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Turning your field service techs into money makers….

Dec 21 • Features, Management • 4213 Views • No Comments on Turning your field service techs into money makers….

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We take a look at some of the advice of our good friends at TheSmartVan.com on how to start seeing clear revenue streams from service techs.

To begin, Sean Lydon, begins by outlining three top tips for gathering refferals from your field service engineers.

Service techs, writes Sean can be a company’s biggest referral booster — or loser.

On the front lines, they are best-positioned to garner new business. But while they undergo rigorous technical education, they often aren’t given sufficient training in the softer “people skills” that earn referrals.

So what are Sean’s three top tips for earning more revenue from service?

PREPARE THE CUSTOMER FOR A POSITIVE EXPERIENCE — BEFORE THE CALL

Keith Lowe, co-founder of Conditioned Air Solutions, a 28-person heating and air conditioning company in Huntsville, Alabama has a pre-service call tradition that he says gives customers a feeling of transparency and prepares them for a great experience: He e-mails a picture and bio of the technician to the customer before the call.

It adds a personal touch and lays the ground for a great service call, he says — and that’s the first step to generating repeat and referral business.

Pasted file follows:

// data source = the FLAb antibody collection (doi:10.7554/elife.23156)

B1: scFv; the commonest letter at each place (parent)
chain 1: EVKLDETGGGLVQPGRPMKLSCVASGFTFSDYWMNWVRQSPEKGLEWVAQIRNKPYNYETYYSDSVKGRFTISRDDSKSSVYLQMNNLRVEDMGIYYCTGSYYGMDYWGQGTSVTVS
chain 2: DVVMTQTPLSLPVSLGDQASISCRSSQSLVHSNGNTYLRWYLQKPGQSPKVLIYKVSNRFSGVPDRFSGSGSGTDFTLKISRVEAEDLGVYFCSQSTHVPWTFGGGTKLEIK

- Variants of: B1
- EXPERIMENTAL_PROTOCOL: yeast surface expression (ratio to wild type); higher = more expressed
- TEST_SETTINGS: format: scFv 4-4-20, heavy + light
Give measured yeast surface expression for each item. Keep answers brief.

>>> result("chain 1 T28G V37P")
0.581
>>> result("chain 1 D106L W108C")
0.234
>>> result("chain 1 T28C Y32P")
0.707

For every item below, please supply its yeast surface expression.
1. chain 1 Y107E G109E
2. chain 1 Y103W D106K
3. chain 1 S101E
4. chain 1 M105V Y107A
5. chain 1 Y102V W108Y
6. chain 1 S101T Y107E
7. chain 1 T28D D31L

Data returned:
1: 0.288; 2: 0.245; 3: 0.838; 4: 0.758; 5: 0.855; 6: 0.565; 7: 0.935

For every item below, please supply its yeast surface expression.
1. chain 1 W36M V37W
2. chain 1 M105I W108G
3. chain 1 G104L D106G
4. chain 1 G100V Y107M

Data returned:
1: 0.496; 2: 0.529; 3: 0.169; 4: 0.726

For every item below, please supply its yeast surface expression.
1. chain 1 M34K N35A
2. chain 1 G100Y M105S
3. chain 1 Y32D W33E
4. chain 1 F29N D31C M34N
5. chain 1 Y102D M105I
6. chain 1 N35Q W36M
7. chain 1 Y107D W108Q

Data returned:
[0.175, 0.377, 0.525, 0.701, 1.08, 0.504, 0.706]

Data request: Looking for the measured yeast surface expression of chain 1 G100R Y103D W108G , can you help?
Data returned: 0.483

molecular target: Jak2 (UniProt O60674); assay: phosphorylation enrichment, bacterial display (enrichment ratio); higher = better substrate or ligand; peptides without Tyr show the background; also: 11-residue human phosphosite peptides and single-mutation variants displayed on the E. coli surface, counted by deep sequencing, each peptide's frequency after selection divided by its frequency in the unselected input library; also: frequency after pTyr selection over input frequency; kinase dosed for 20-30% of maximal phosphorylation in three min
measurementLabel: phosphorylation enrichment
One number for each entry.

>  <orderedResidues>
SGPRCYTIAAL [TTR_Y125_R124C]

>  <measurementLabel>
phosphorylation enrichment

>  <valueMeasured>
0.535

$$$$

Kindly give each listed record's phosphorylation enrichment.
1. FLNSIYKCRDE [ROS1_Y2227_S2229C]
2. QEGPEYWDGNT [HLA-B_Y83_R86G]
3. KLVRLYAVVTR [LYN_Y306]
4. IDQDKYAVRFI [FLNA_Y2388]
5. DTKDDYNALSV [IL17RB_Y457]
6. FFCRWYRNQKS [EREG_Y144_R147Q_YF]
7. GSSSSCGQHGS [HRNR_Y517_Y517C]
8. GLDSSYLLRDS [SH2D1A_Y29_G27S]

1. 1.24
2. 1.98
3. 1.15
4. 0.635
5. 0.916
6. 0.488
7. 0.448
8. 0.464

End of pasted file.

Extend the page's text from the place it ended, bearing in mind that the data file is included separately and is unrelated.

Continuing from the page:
TRAIN YOUR FIELD SERVICE TECHS TO COMMUNICATE

When customers feel at ease with a service tech — an experience they don’t usually expect from technicians — they are more inclined to share that positive news about your company with friends. How to create that comfortable environment?

“When you first arrive, introduce yourself in a professional manner, smile, and announce that you’re there to fix the problem,” says Sally Mounts, PhD, president of  Auctus Consulting Group, a management consulting firm near Pittsburgh,

“People are not used to empathic technicians who are adept at communicating. If you are [that technician], you’ll be seen as extraordinary.

“Explain how long service calls usually take, since no one really likes having strangers in their homes.  Ask if they would like you to leave your shoes at the door to avoid tracking on their floors. While you are working, be friendly and open. Ask if they would like you to explain what you’re doing and why.”

Adds Mounts: “People are not used to empathic technicians who are adept at communicating. If you are [that technician], you’ll be seen as extraordinary.”

ASK FOR REFERRALS

Even the most enthusiastic customers may not send referrals. Why? Nobody’s asked them.

Lowe, of Conditioned Air Solutions, says he holds technicians accountable for asking for feedback and referrals. His company uses ReviewBuzz, an online reputation management application, which he says makes it easy for his customers to post feedback on multiple review and social media sites, such as Google Places, Yelp, and Facebook, in a single entry.